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Best port-security mac-address option

We have 3750G stacks that were recently configured with port-security mac-address sticky on all access ports.  A good question was raised about whether this is the best or not for our needs, seeing as half of our users use laptops/docking stations.  We need these users to have mobility around the office, e.g. undocking their laptop and bringing it to the conference room to use for a presentation.  I've read the manual about how to configure these things, but am not sure what the best strategy/practice is.

So, to allow this mobilty but still use port-security, is using the sticky command a good idea?  Or would that be best served for static things like desktops and printers, etc?  Is there a global command that can be issued to allow secure MAC addresses to move between ports on the stack?  If sticky isn't the thing to use, what is?  Maybe just a simple config on each laptop port such as:

switchport mode access

switchport port-security

switchport port-security maximum 2

switchport port-security violation restrict

switchport port-security aging type inactivity

switchport port-security aging time 60

Thanks in advance.

4 REPLIES

Re: Best port-security mac-address option

We have 3750G stacks that were recently configured with port-security mac-address sticky on all access ports.  A good question was raised about whether this is the best or not for our needs, seeing as half of our users use laptops/docking stations.  We need these users to have mobility around the office, e.g. undocking their laptop and bringing it to the conference room to use for a presentation.  I've read the manual about how to configure these things, but am not sure what the best strategy/practice is.

So, to allow this mobilty but still use port-security, is using the sticky command a good idea?  Or would that be best served for static things like desktops and printers, etc?  Is there a global command that can be issued to allow secure MAC addresses to move between ports on the stack?  If sticky isn't the thing to use, what is?  Maybe just a simple config on each laptop port such as:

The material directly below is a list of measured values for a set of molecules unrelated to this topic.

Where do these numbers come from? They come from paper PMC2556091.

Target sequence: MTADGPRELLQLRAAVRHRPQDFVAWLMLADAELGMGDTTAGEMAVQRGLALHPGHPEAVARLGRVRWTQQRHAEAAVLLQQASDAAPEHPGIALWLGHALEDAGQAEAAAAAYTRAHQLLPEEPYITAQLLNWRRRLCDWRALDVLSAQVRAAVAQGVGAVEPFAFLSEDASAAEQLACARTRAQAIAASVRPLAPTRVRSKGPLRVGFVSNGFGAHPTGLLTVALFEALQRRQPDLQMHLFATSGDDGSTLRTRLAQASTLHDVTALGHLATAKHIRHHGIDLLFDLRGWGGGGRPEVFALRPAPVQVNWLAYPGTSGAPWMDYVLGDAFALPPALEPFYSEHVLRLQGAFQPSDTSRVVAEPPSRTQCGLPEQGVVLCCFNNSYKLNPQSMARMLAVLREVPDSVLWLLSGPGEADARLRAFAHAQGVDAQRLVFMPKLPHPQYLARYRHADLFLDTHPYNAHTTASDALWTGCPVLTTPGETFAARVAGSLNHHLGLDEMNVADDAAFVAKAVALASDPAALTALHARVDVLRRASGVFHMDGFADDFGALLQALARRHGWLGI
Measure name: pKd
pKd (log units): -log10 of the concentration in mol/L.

switchport mode access

switchport port-security

switchport port-security maximum 2

switchport port-security violation restrict

switchport port-security aging type inactivity

switchport port-security aging time 60

Hi,

Normal recommendation to  turn on port security and set the maximum MAC addresses to 1 (the default) or 2 (if there is an IP phone connected).  The default behavior is to disable the port when the MAC changes or if the number of concurrent MAC’s exceeds the maximum.

switchport port-security mac-address sticky – turns on the sticky MAC feature

After enabling, you will notice the currently connected MAC address(es) will appear in the running config: This will stay in the config until the switch is rebooted, so it’s important to write the config.

When you use sticky MAC addresses you'll want to make sure that the MAC addresses are cleared off of a switch when a device is moved. Just for example situation can happen like this if stick mac is enabled,laptop that was moved from one client location to another and one of the distribution switches was thinking the device was plugged into the old switch and the other distribution switch thought it was plugged to the new switch.  This created a situation where some network traffic was reaching the laptop and some was going into a black hole.  After clearing the the sticky MAC addresses on the old switch the problem was resolved.

Hope to help !!

Remember to rate the helpful post

Ganesh.H

Community Member

Re: Best port-security mac-address option

Thank you.  It appears that dynamic MAC-security is what;s best for all devices that need to be mobile.  We've gone ahead with these changes.  As for printers, desktops, and other stationary devices, we have enabled sticky on those ports.

Community Member

Best port-security mac-address option

Ganesh

I like your explanation that " one of the distribution switches was thinking the device was plugged into the old switch and the other distribution switch thought it was plugged to the new switch."

I was wondering if having a port-security aging time that was too long might result in a similar experience. We have deployed C4510R+E switches in our IDF's with an aging time of 1400 on each port. I have noticed that occasionally when a device, say a phone or a laptop, is moved to a new location it fails to grab an IP address. The phone may even fail to get POE. I discoverd that if I clear the mac-address table on the original port it clears up the issue. I would like to suggest to our network team a shorter aging time but before I do that based soley on my observations I'd like to know your thoughts on the matter.

Thanks

George

Re: Best port-security mac-address option

Another possibility is utilizing 802.1x on your switch ports.

Obviously this does require some back end servers for RADIUS or LDAP queries but it can be another way that you can ensure only devices you want on your network go on your network.

Elton

Sent from Cisco Technical Support iPhone App

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